And I can guarantee I’m full of passion,
Like the Lorelei.
I’m treacherous, ja, ja,
Oh, I just can’t hold myself in check.
I’m lecherous, ja ja.
I want to bite my initials on a sailor’s neck
Each affair has a kick and a wallop,
For what they crave I can always supply.
I want to be just like that other trollop,
James and I are thrilled to be hosting #SongoftheDay this week. Music is what brought us together. We met singing in church, while he was music director at St. Mary the Virgin in Times Square, and I was a last-minute soprano sub for an Evensong service (quartet!) in May 2010. The rest is history, as they say. We celebrated our wedding in July 2016 in the Berkshires, with an additional blessing ceremony in the UK at Jesus College, Cambridge (James’ alma mater) in August. I had toyed with the idea of singing this song at our wedding in July, but in the end we were happy not to be performing on our memorable day!
Growing up, this tune was one of my absolute favorites. Jay Lichtmann, one of our dear family friends (and principal trumpet for many years with the Hartford Symphony Orchestra, where my mom is still a violist) made me a mix tape in 1986 with jazz standards sung by Dinah Washington, Billie Holiday, Ella Fitzgerald and Nina Simone. Needless to say, I fell hard and fast for these amazing ladies. I sang all the time: in choir, around the house, while I was practicing the violin. I am happy to share this song on our first day hosting #SongoftheDay for NYFOS. I love the history of this song, and the lyricist shares the name of my paternal grandfather, who was Dr. Jacob Werne (of Russian Jewish origin). Fun fact: both of my paternal grandparents were pathologists, who lived in Jamaica, Queens; they were avid classical music fans and devoted patrons of Carnegie Hall. The Andrews Sisters made this song quite famous (it became their first major hit, earning them a gold record, the first ever to a female vocal group), though Ella’s rendition is my favorite. The orchestration reminds me of some fabulous evenings spent at Henry’s listening to the Goyishe Christmas program. Since it was recently the 100th anniversary of Ella Fitzgerald’s birth, I wanted to recognize her centennial with our first post of the week. This is also a fitting tune to dedicate to my dear, darling husband on the week of his birthday (May 5th)!
History courtesy of Wikipedia:
“Bei Mir Bistu Shein” (Yiddish: בײַ מיר ביסטו שיין, “To Me You’re Beautiful”) is a popular Yiddish song composed by Jacob Jacobs (lyricist) and Sholom Secunda (composer) for a 1932 Yiddish comedy musical, I Would If I Could (in Yiddish, Men Ken Lebn Nor Men Lost Nisht, “You could live, but they don’t let you”), which closed after one season (at the Parkway Theatre in Brooklyn, New York City). The score for the song transcribed the Yiddish title as “Bay mir bistu sheyn”. The original Yiddish version of the song (in C minor) is a dialogue between two lovers.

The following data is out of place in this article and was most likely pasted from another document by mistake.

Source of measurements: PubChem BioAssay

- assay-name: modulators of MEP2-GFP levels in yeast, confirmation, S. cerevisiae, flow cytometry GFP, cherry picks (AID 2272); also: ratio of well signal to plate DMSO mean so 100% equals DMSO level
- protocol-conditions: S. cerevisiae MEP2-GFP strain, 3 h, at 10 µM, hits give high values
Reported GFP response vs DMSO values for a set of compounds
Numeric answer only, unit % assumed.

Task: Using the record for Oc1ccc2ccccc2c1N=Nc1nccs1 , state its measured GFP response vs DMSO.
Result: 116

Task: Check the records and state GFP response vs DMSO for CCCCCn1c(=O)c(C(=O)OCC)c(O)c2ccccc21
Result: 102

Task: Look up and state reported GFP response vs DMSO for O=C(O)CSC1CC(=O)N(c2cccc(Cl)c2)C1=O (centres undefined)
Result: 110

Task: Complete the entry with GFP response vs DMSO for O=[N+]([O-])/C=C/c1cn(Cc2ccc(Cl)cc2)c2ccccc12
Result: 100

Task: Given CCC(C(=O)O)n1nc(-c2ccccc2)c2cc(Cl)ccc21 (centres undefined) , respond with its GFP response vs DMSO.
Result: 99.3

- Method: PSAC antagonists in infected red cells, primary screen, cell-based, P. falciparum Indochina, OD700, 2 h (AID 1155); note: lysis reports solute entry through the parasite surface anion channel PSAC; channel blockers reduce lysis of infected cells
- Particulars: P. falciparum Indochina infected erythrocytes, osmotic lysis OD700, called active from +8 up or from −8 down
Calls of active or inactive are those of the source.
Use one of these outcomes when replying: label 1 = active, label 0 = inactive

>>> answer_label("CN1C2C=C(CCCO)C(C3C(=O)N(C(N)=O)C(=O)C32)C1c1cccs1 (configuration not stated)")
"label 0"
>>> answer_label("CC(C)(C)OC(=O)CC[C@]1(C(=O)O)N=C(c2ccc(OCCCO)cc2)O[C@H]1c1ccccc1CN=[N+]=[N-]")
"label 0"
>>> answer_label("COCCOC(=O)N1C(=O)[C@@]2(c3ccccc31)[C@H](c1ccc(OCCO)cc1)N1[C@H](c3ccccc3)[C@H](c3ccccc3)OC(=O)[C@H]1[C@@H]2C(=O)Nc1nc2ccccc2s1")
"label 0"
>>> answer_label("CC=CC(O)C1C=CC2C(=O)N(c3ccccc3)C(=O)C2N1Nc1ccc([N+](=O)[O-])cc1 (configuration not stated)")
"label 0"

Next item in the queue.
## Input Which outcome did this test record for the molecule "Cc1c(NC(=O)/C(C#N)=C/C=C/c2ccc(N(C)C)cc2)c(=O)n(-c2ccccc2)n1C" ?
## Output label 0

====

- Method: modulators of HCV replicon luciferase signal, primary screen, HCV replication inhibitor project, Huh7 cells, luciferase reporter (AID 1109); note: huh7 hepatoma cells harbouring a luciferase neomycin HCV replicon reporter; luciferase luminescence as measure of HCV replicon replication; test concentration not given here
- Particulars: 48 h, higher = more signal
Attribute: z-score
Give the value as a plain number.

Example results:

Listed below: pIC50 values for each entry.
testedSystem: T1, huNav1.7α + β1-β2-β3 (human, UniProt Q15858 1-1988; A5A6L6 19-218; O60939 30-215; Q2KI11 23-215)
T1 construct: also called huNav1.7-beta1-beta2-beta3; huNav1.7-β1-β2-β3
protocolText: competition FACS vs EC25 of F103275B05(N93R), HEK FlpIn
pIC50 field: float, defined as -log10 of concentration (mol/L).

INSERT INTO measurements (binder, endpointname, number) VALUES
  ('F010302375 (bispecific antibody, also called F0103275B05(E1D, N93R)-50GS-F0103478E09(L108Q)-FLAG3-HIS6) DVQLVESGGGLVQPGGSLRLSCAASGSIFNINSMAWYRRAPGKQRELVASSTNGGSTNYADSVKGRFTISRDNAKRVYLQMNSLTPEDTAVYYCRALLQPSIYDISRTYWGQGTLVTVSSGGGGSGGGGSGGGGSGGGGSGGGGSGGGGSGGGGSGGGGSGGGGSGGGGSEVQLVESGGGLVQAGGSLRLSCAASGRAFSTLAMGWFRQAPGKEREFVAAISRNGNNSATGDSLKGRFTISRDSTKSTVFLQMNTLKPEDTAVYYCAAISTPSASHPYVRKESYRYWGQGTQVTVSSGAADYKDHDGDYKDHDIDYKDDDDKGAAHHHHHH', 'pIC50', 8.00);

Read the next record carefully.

As I deal with the current dystopia I encounter every morning on NPR, I keep thinking about the song “Slap That Bass” by the Gershwin brothers. “Dictators would be better off if they zoom-zoomed now and then,” they write. I couldn’t agree more. “Zoom zoom, zoom zoom, the world is in a mess”—but for a few minutes George and Ira make the world safe again. After all, I need to think straight if I am going to help put things right.
I offer it in three formats:
FRED ASTAIRE, with the original dance break from “Shall We Dance”
ELLA FITZGERALD from her Gershwin Songbook, buttery and smooth, if a bit bland
And a special treat: Susan Stroman’s staging in Crazy for You, taken from the São Paulo production and sung, of course, in Portuguese. American swing-time meets Brazilian pelvises. Just watched it twice…
And now we come to Manhattan Transfer, or what we later came to refer to as just “the Transfer”. What an amazing run they had—35 years of great tight harmony, jazz, standards and brilliant singing and smart, urbane musicianship. Just four singers, sometimes a piano or a small band. They didn’t need much accompaniment. If they are new to you, get their albums. They will be great company for the next 35 years. Our pal Janis Siegal is still an active and amazing vocalist, spending more time now as a solo singer. Her latest album is with her Brazilian-inspired Requinte Trio and it too is a beauty. She can seemingly do anything with her voice. But let’s look at hey day of the Transfer when they were the hot kids in between the Supremes and Destiny’s Child. This is from the Grammy Awards in 1983, and they are singing with Ella Fitzgerald- still amazing as she approaches 70 yrs. old. Janis is the 2nd from the right. The song is “How High the Moon”.